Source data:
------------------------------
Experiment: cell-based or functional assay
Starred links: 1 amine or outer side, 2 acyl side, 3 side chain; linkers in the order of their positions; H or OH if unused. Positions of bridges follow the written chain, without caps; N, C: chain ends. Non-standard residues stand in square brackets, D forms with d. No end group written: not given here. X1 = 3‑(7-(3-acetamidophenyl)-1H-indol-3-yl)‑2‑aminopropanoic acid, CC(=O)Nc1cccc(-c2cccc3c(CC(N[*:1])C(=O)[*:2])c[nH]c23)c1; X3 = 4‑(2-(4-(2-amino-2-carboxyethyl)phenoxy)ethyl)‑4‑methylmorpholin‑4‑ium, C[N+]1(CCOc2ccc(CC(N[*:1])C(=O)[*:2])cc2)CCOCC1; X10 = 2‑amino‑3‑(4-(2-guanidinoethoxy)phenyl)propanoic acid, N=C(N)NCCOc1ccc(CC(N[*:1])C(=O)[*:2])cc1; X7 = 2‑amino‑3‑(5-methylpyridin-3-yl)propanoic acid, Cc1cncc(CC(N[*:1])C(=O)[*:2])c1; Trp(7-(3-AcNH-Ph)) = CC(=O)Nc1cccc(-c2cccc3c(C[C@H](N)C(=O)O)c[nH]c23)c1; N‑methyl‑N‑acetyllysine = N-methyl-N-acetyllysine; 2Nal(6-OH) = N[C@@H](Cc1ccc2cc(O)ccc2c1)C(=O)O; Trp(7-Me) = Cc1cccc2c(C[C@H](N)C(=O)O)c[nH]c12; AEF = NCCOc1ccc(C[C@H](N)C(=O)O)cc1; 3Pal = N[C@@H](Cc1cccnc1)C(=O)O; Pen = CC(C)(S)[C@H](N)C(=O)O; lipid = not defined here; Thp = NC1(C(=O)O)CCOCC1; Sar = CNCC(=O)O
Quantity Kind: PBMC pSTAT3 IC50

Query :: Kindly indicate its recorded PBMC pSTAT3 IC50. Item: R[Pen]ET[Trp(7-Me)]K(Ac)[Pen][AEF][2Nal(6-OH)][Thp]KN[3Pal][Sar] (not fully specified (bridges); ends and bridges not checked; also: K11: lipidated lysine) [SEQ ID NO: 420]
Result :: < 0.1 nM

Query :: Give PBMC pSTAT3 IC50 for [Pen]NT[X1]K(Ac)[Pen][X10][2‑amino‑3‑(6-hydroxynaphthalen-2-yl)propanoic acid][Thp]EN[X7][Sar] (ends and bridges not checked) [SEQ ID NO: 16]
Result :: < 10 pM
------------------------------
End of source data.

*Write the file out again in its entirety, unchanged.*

Experiment: cell-based or functional assay
Starred links: 1 amine or outer side, 2 acyl side, 3 side chain; linkers in the order of their positions; H or OH if unused. Positions of bridges follow the written chain, without caps; N, C: chain ends. Non-standard residues stand in square brackets, D forms with d. No end group written: not given here. X1 = 3‑(7-(3-acetamidophenyl)-1H-indol-3-yl)‑2‑aminopropanoic acid, CC(=O)Nc1cccc(-c2cccc3c(CC(N[*:1])C(=O)[*:2])c[nH]c23)c1; X3 = 4‑(2-(4-(2-amino-2-carboxyethyl)phenoxy)ethyl)‑4‑methylmorpholin‑4‑ium, C[N+]1(CCOc2ccc(CC(N[*:1])C(=O)[*:2])cc2)CCOCC1; X10 = 2‑amino‑3‑(4-(2-guanidinoethoxy)phenyl)propanoic acid, N=C(N)NCCOc1ccc(CC(N[*:1])C(=O)[*:2])cc1; X7 = 2‑amino‑3‑(5-methylpyridin-3-yl)propanoic acid, Cc1cncc(CC(N[*:1])C(=O)[*:2])c1; Trp(7-(3-AcNH-Ph)) = CC(=O)Nc1cccc(-c2cccc3c(C[C@H](N)C(=O)O)c[nH]c23)c1; N‑methyl‑N‑acetyllysine = N-methyl-N-acetyllysine; 2Nal(6-OH) = N[C@@H](Cc1ccc2cc(O)ccc2c1)C(=O)O; Trp(7-Me) = Cc1cccc2c(C[C@H](N)C(=O)O)c[nH]c12; AEF = NCCOc1ccc(C[C@H](N)C(=O)O)cc1; 3Pal = N[C@@H](Cc1cccnc1)C(=O)O; Pen = CC(C)(S)[C@H](N)C(=O)O; lipid = not defined here; Thp = NC1(C(=O)O)CCOCC1; Sar = CNCC(=O)O
Quantity Kind: PBMC pSTAT3 IC50

Query :: Kindly indicate its recorded PBMC pSTAT3 IC50. Item: R[Pen]ET[Trp(7-Me)]K(Ac)[Pen][AEF][2Nal(6-OH)][Thp]KN[3Pal][Sar] (not fully specified (bridges); ends and bridges not checked; also: K11: lipidated lysine) [SEQ ID NO: 420]
Result :: < 0.1 nM

Query :: Give PBMC pSTAT3 IC50 for [Pen]NT[X1]K(Ac)[Pen][X10][2‑amino‑3‑(6-hydroxynaphthalen-2-yl)propanoic acid][Thp]EN[X7][Sar] (ends and bridges not checked) [SEQ ID NO: 16]
Result :: < 10 pM